Tuesday, 4 February 2014

Britain's Favourite Dish

It's a matter of public record that the Chicken Tikka Masala (CTM) is Britain's favourite dish, a fact frequently dredged up by politicians keen to evidence just how multicultural cool Britannia really is... well done us, etc etc. And yet it's something I've never tried, not even back in the days when I did eat meat. Maybe I thought there was something a bit naff about going for the popular option (the same reason I never order cheesecake in restaurants). As legend has it, the dish was invented in a restaurant in Scotland in the 1980s, when I customer asked for some 'gravy' to go with his Chicken Tikka. The chef improvised with a tin of tomato soup, cream and spices, and the rest, as they say, is history.
Anyhoo, thinking it was a bit of shame not to have tried something so well know, I set about coming up with a veggie version. After a quick scan of a few different recipes, I realised that there's quite a lot of variation, and (perhaps not completely surprising given its gensis and popularity, so I decided to be guided by a combination of common sense, my own preferences, and what was in the fridge - the results are below. Once you've reconciled yourself to the fact that you'll have to wash the food processor, this is a remarkably simple fuss-free recipe to make. And if you're still not convinced, my own super picky mother ("Are you going to put the rice on the place with a little hold in the middle and put the curry in the hole? Because that's how I like it") was so impressed that she made it again for herself a couple of days later.
Quorn Tikka Masala
(serves 4, with leftover curry paste to make again twice)
For the curry paste:
3 cloves of garlic
1 red chilli, seeds and all
1tsp each of ground cumin and coriander
1/2 tsp each of turmeric and paprika
1 tblsp garam masala
Seeds from 1 black cardamom pod
oil as necessary (about 1 tblsp)
1 tblsp oil
1 onion, chopped
1 tblsp tomato puree
1 red pepper, chopped chunkily
1 yellow pepper, chopped chunkily
1 bag quorn pieces
1 tin chopped tomatoes
water as necessary
1 tblsp mango chutney
1 tblsp double cream
1 tblsp Greek yoghurt

1. Blitz all of the paste ingredients together in a food processor, adding the oil gradually until you have a thick paste
2. Over a low-medium heat, fry off the onion in the oil until soft and golden - about 5 minutes.
3. Add 1 tablespoon of the curry paste, the tomato puree and the peppers, and continue to stir over the heat for another 5 minutes.
4. Add in the Quorn pieces, and stir to coat in the juices, then add in the chopped tomatoes with a little water - I just added a couple of centimetres of water to the bottom of the tomato tin to swill out the rest of the juices.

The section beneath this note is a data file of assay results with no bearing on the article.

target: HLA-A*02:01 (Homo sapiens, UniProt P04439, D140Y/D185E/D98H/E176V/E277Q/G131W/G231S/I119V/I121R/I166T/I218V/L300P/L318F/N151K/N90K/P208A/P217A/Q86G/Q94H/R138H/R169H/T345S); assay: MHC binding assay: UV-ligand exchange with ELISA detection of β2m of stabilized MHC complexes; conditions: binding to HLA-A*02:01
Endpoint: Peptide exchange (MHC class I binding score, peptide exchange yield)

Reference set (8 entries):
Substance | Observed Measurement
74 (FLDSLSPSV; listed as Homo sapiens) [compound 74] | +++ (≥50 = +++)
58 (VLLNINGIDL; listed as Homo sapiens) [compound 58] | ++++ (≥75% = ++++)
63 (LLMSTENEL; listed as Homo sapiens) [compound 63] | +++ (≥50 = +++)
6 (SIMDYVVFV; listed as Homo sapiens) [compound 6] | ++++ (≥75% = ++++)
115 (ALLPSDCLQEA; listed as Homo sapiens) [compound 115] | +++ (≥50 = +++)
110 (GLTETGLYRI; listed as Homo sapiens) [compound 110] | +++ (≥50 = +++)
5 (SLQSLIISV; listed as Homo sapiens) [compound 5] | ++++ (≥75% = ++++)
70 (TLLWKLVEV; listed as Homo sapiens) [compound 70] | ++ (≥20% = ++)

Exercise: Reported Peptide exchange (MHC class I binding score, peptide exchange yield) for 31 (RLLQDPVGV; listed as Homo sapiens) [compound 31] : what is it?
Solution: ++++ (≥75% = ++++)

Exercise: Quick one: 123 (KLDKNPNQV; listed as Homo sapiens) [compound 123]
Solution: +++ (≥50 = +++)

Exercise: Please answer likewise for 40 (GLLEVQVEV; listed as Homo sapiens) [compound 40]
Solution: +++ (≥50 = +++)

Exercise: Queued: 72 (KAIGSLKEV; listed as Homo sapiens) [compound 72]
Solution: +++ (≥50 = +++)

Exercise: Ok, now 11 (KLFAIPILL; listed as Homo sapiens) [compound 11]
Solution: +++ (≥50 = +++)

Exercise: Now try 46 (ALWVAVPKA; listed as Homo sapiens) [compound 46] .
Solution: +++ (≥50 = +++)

5. Simmer the curry for about 15 minutes until the Quorn and the peppers are cooked through.
6. Remove from the heat, and stir through the mango chutney, cream and yoghurt, then gently warm through (only gently or the dairy will curdle).
Serve with boiled or steamed rice, or pilau rice or naan bread - it tastes even better the following day. This curry can be successfully frozen, as long as you remember to heat it gently. The remaining curry paste will keep in the fridge for a couple of days, or can be frozen for your next CTM experience!



Sunday, 8 December 2013

Utter piefection...

The thing about marriage is that you get constant surprises along the way. And sometimes the change in pace at times like Christmas can bring these surprises to the fore.
Sometimes these are random in a positive way, such as when Mr P sent me a URL with photos of "The best Christmas nail art". Bizaare and unexpected, but cool nonetheless.
However, sometimes marriage can give you a hideous insight into the darkest parts of another person's soul. And this is what just happened on our pre-Christmas food shopping trip.
Now I don't mean to over-dramatise, but it left me shaken. And stirred.
The cause of my distress?
Mr P put a packet of mince pies in our trolley. A packet. Of pre-made mince pies. Supermarket ones. Very much not cool.
So, after vetoing the purchase, I came up with this bit of supporting evidence for why shop-bought mince pies are just not cricket.
1. Pre-made ones are invariably over-pastried and dull.
2. Home-made ones are actually really simple to make.
3. If you think it's too much effort, you can cheat with shop-bought mincemeat.
4. Or even shop-bought pastry, if you must.
5. But you can add your own special touches - brandy, rum, or a super-scrumptious marzipan top.

That's my top tip. Even committed marzipan-haters go wild for these mince pies - the baked marzipan turns almost caramel-ish. Utter piefection!
Marzipan-topped mince pies


For the pastry:
225g plain flour
pinch salt
25g caster sugar
100g margarine, butter, or a mixture of both
cold water to mix (about 2tblsp)

A jar of good quality mincemeat (unless you want to make it yourself)
A glug of brandy, mixed into the mincemeat
OR a couple of knobs of brandy butter
100g marzipan

1. Rub the fat into the flour, until the mixture resembles breadcrumbs.

2. Stir in the sugar.

3. Using a knife, mix with sufficient cold water to make a stiff dough.

4. Knead lightly on a floured surface, and roll out.

5. Use a frilled cutter to make the bases of your pies - you can put these directly into a muffin tray with no need to grease or line.

6. Put a generous teaspoon-full of mincemeat into each case, leaving a little room for it to expand when cooking. You can add a little blob of brandy butter on top of the mincemeat for a special treat (though probably not if you added brandy to the mincemeat!)